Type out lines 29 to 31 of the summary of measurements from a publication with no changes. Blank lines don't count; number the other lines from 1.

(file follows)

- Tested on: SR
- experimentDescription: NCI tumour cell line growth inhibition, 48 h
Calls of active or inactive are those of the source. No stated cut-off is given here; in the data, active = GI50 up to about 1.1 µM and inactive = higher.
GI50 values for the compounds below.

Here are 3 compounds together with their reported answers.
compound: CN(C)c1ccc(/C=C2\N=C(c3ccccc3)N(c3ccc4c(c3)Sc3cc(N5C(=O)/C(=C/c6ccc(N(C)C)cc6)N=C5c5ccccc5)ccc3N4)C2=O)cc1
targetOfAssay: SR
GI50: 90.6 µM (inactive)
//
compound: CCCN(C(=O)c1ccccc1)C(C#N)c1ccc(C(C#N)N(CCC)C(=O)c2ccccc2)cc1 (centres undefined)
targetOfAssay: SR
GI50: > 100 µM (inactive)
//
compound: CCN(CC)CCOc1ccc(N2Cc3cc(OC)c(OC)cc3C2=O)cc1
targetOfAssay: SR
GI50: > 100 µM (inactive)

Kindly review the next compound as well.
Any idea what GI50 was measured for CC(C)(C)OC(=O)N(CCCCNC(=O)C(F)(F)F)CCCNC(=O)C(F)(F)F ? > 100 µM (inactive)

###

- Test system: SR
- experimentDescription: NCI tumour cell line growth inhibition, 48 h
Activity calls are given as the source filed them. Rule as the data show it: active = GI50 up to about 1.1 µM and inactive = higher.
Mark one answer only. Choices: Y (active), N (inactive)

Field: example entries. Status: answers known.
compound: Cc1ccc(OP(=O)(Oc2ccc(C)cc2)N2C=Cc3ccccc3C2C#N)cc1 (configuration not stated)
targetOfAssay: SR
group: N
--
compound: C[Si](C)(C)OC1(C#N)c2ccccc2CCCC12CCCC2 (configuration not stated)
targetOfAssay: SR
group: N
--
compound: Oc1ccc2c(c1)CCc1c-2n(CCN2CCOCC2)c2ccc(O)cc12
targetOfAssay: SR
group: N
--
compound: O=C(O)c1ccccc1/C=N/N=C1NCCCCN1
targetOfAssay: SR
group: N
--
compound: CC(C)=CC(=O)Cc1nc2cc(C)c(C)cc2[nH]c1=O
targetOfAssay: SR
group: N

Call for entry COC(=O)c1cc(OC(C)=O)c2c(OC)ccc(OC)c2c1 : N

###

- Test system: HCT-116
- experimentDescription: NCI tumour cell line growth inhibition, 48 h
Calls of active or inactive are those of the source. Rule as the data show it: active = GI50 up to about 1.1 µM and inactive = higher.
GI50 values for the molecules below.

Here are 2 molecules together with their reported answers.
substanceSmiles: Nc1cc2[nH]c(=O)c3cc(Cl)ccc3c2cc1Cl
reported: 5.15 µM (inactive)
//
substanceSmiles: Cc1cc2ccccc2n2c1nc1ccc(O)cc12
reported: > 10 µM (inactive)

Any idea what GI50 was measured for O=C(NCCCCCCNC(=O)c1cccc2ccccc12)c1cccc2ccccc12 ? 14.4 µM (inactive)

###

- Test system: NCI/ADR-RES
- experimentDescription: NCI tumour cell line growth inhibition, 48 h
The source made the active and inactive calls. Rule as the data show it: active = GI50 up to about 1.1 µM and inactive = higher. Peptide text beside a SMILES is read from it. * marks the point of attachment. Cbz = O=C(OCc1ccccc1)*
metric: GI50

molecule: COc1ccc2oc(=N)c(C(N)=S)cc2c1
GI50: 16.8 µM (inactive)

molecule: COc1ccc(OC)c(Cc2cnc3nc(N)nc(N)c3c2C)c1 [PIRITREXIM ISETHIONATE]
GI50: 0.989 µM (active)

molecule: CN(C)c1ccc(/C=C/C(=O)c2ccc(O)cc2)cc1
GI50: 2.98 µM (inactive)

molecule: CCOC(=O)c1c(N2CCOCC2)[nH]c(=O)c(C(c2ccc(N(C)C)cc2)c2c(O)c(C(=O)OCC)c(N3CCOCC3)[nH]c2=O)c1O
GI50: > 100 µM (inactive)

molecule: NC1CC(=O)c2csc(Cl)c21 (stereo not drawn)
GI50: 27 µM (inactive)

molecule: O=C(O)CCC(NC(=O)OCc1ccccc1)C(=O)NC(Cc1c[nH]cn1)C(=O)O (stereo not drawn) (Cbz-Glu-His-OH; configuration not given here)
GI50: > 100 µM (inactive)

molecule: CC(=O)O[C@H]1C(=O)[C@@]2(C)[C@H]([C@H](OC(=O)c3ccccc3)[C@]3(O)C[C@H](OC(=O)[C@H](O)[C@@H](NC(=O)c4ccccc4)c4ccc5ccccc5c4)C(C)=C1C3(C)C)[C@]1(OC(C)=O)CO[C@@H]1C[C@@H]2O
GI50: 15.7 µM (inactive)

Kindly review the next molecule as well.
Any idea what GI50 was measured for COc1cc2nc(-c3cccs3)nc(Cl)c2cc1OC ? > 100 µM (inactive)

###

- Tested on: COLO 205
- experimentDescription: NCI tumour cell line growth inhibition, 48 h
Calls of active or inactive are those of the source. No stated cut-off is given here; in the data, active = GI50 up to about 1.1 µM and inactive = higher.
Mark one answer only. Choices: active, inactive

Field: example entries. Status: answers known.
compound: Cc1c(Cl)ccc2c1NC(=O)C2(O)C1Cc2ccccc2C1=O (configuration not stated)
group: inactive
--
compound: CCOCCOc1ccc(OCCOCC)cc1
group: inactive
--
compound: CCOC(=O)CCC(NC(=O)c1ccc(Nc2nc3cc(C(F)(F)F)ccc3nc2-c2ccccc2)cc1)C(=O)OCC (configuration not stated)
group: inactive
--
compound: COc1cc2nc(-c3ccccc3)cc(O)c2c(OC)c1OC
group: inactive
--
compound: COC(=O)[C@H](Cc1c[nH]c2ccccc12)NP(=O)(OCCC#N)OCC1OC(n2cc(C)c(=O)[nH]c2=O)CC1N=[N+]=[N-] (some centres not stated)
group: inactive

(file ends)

compound: C[Si](C)(C)OC1(C#N)c2ccccc2CCCC12CCCC2 (configuration not stated)
targetOfAssay: SR
group: N